The family of a pensioner who is facing deportation to her native South Africa has handed in a petition to 10 Downing Street, appealing for her to be give leave to remain in the UK.
Irene Nel, 73, has been told by the Home Office she must return to South Africa and an independent tribunal has since upheld that ruling. However, Mrs Nel’s family in the UK say she will die if she is deported because she has a kidney condition that requires dialysis – something that the South African welfare system does not offer to the over-60s.
Mrs Nel developed the condition a fortnight after arriving in the UK on a tourist visa in 2012 to stay with her daughter Desree Taylor in Bristol. Mrs Taylor has herself lived and worked in the UK for almost 20 years.
Mrs Nel’s medical insurance initially paid for her treatment, but since it ran out, she has been receiving her three times a week dialysis on the NHS.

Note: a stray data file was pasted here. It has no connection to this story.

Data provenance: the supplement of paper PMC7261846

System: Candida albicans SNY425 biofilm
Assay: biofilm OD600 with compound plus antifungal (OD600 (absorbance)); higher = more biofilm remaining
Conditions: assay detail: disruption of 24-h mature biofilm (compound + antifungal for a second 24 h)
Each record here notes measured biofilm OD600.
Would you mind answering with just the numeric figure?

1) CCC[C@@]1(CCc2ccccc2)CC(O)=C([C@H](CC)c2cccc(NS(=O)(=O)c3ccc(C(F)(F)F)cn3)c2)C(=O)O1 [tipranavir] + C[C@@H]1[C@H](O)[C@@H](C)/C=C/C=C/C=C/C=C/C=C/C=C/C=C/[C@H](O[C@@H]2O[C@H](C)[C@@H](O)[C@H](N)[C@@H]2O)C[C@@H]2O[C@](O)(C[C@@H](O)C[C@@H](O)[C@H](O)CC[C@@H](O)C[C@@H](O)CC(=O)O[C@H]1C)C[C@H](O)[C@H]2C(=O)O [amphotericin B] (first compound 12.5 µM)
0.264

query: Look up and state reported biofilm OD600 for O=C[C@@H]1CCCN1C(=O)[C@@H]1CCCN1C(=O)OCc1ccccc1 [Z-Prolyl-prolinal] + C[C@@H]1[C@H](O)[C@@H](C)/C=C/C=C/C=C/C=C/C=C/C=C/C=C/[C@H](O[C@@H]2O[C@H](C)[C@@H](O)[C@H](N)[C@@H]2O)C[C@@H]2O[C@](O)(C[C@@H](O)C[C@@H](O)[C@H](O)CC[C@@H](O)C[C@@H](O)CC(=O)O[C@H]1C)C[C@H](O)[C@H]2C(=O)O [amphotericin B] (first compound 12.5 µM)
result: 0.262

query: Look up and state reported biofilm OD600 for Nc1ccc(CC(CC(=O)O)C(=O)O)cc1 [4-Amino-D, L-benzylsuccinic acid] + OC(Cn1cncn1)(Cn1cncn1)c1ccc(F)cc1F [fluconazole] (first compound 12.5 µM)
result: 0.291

She told the BBC’s Victoria Derbyshire programme that she had arrived for her visit four years ago with a return ticket to South Africa and she had no intention of remaining in the UK. However, if she now returns, she will be on her own in the country with no one to care for her and no way of obtaining the lifesaving treatment she needs.
Daughter, Mrs Taylor, said: "I classify myself as British, we're taxpayers, we've paid into the Government and it's our responsibility to look after our parents.
"You're also facing the humane thing of sending her back. Imagine anyone putting their mum on a plane and saying 'bye bye' and two weeks away she passes away - because that's exactly what will happen."